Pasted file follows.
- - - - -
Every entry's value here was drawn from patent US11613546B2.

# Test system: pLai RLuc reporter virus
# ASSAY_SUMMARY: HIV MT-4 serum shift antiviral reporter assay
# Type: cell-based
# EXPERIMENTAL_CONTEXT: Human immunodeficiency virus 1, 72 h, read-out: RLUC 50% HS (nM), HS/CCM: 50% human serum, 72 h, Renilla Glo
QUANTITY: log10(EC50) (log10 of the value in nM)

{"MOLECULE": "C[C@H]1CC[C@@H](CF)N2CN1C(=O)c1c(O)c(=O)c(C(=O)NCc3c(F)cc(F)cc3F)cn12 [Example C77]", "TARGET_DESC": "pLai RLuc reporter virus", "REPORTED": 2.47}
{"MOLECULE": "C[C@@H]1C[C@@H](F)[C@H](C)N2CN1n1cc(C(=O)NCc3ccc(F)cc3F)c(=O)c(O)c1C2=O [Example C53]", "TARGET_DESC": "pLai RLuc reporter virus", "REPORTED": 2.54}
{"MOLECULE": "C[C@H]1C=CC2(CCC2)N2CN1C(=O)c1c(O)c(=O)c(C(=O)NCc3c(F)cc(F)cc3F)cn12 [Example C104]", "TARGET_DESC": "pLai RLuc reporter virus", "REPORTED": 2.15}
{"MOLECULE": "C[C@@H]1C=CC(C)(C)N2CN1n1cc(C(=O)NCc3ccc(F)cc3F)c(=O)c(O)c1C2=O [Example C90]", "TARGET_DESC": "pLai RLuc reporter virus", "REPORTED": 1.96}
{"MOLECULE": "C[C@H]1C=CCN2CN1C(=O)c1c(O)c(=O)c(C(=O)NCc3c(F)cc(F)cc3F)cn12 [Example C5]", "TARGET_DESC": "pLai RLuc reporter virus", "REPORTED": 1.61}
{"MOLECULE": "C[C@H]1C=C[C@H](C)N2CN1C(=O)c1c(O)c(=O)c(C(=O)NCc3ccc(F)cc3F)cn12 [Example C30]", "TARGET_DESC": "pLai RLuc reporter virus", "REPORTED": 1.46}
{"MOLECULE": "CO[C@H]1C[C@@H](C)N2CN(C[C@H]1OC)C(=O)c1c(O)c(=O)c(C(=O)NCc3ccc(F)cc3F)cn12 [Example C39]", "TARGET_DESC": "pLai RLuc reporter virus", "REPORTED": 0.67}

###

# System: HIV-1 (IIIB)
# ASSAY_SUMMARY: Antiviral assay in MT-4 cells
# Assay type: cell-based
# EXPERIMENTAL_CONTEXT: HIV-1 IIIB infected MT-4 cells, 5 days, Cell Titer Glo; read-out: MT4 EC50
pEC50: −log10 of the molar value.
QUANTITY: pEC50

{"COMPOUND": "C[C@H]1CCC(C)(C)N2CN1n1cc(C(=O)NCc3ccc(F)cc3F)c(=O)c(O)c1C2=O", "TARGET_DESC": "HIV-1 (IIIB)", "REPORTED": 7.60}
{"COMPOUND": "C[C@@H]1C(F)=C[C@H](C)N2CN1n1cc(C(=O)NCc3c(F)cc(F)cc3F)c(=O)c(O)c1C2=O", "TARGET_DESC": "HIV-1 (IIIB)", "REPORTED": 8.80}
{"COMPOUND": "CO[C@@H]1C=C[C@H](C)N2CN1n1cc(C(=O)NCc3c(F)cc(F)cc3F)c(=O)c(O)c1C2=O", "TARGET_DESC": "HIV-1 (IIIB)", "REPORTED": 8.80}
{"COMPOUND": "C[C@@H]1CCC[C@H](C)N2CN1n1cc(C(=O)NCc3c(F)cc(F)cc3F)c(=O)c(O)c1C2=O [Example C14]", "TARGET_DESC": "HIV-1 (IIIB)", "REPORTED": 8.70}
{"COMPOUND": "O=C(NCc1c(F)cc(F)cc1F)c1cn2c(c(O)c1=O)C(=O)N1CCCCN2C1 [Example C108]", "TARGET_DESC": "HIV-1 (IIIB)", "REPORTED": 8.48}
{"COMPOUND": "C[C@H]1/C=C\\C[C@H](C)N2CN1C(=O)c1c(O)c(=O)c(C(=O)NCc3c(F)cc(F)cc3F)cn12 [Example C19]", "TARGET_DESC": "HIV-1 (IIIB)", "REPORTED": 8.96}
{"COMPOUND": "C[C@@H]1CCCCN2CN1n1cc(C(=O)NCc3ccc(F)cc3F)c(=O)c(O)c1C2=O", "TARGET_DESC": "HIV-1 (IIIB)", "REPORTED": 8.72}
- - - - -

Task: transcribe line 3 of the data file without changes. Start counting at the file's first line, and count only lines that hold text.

# ASSAY_SUMMARY: HIV MT-4 serum shift antiviral reporter assay